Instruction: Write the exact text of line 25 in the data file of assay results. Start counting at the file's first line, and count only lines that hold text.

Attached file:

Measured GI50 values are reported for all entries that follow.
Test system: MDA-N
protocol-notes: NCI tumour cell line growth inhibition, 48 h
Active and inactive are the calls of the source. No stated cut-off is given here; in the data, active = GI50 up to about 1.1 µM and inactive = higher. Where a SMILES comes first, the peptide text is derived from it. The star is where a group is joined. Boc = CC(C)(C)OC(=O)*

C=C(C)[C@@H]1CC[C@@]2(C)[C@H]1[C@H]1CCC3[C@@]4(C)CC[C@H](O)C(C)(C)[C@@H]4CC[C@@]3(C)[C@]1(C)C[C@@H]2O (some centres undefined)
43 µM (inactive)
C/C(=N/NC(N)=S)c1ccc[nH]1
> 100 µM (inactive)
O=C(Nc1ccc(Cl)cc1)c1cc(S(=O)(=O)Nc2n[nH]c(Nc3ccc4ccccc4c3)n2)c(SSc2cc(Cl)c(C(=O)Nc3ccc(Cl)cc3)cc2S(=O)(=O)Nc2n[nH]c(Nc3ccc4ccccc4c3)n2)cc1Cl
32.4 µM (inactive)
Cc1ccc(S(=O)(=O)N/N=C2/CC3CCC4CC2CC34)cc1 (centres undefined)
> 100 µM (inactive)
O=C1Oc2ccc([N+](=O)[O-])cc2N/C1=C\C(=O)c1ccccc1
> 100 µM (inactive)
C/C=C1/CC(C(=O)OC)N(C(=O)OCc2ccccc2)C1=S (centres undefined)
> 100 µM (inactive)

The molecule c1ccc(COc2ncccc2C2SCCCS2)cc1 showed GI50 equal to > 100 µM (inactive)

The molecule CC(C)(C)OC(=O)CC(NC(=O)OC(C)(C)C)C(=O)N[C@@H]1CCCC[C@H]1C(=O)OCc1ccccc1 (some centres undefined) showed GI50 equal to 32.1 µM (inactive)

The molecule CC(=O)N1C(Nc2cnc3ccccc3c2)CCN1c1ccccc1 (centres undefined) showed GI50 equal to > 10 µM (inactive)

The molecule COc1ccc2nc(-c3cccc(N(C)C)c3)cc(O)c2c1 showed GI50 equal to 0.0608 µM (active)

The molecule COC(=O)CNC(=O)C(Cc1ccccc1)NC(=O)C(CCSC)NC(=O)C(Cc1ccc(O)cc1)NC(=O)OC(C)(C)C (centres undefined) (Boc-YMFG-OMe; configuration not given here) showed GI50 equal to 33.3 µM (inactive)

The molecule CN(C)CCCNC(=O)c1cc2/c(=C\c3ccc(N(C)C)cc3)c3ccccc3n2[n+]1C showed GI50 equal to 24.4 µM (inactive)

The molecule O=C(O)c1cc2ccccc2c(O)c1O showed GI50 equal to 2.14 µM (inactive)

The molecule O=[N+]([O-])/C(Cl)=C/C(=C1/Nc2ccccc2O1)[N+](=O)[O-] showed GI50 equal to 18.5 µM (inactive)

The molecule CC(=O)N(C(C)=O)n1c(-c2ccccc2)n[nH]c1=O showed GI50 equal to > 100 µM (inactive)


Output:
The molecule CC(=O)N(C(C)=O)n1c(-c2ccccc2)n[nH]c1=O showed GI50 equal to > 100 µM (inactive)